|Publication number||US5342203 A|
|Application number||US 08/067,454|
|Publication date||Aug 30, 1994|
|Filing date||May 25, 1993|
|Priority date||May 25, 1993|
|Also published as||CA2161249A1, DE69404465D1, DE69404465T2, EP0700587A1, EP0700587B1, WO1994028600A1|
|Publication number||067454, 08067454, US 5342203 A, US 5342203A, US-A-5342203, US5342203 A, US5342203A|
|Inventors||Frederick A. Perretta, Joseph S. Yednasty|
|Original Assignee||United Technologies Corporation|
|Export Citation||BiBTeX, EndNote, RefMan|
|Patent Citations (7), Referenced by (16), Classifications (23), Legal Events (6)|
|External Links: USPTO, USPTO Assignment, Espacenet|
This invention relates to electrical connector assemblies and more particularly to a low profile compact, light-weight backshell/wiring integration assembly which can interconnect conductor wires in multiple conductor harnesses with each other.
Multiple conductor wire harnesses in aircraft, for example, are presently interconnected by means of insulated structures called "backshells" and/or "wiring integration units". Present day backshells are bulky and relatively heavy structures which require one-to-one conductor connections between the inlet and outlet portions of the backshell. These backshells also do not provide efficient conductor-to-conductor EMI shielding, inside of the backshell, since the non-shielded conductors extend within the backshell from the inlet to the outlet. Excessive cross-talk or inter-conductor noise can thus occur within the backshells of the prior art, especially with high power transmission lines.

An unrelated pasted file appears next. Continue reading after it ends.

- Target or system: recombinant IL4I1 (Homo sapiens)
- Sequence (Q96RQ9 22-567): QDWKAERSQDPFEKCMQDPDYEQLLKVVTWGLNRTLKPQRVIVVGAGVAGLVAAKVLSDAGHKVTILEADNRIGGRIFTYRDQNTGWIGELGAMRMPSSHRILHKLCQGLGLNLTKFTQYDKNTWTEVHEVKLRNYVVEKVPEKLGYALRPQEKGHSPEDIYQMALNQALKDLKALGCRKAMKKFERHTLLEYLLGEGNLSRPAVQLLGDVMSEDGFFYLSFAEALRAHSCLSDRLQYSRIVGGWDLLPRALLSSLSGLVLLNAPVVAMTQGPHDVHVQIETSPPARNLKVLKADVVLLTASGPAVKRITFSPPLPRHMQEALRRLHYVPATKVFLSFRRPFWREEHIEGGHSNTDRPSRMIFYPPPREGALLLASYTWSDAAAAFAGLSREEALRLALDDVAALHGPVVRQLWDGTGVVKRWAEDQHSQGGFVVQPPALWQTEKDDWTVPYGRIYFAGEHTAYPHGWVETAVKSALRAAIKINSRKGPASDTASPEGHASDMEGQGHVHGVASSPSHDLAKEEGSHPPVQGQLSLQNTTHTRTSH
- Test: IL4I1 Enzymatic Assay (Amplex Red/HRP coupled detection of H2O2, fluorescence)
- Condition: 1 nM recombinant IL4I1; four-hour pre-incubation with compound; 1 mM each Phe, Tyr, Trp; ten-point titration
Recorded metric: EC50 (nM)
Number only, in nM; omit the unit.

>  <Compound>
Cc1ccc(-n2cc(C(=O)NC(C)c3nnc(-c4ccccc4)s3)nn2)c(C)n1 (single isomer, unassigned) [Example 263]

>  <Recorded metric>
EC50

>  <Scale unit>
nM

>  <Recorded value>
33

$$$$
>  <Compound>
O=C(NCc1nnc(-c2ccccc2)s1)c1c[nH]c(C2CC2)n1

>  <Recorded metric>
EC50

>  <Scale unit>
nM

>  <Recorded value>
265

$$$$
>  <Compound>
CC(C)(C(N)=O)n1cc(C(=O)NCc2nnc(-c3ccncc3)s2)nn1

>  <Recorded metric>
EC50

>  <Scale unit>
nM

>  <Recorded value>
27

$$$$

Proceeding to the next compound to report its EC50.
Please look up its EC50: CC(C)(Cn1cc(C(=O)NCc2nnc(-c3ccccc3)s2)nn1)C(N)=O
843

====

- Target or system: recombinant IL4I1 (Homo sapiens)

Since the wire harnesses have an outer bundle EMI shield which insulates the entire conductor bundle, and inner individual conductor EMI shields, both of which must be stripped and grounded before the conductor wires enter the backshell, the unshielded wires will necessarily be vulnerable to EMI noise inside of the backshell although they will be shielded by the backshell from ambient surroundings. Conductors which must be protected from noise of any kind thus cannot be interconnected by the prior art back-shells, as they exist at the present time. The prior art backshells are also lengthy, and increase in length the more conductors are fed into them.
This invention relates to an improved conductor bundle harness backshell connector assembly which provides for improved conductor EMI shield grounding so that a minimal unshielded conductor window exists in the assembly. The connector assembly includes a backshell housing, which is electrically grounded to the aircraft, or the like. The outer bundle shield is grounded to the backshell by means of a first conductive ferrule assembly which telescopes under the stripped outer insulation shield and over the inner shielded conductor wires.
The inner individual conductor shields are grounded to the backshell by means of a ground ring which telescopes under the inner conductor shields and under the ferrule assembly. The telescoping ferrule assembly and ground ring enable the shielding to be grounded to the backshell in a minimal spatial envelope. The unshielded insulated conductor wires are separated and fed from the ground ring through one wall of the backshell. Once inside of the backshell, the conductor wires are stripped and connected to semi-flexible circuit boards which are contained in the backshell. The circuit boards are operable to shield the individual wires from EMI noise which emanates from the other conductor wires in the bundle. The unshielded portion of conductor wires between the ground ring and the circuit boards is therefore minimized; and the degree of interconductor wire EMI noise is also minimized. The use of the semi-flexible circuit boards inside of the backshell enables the size and weight of the backshell to be significantly reduced, and greatly increases the versatility of the interface system. The boards in the backshell also allow FM, HF, VHF and LF signal conductors to be connected by the interface system of this invention.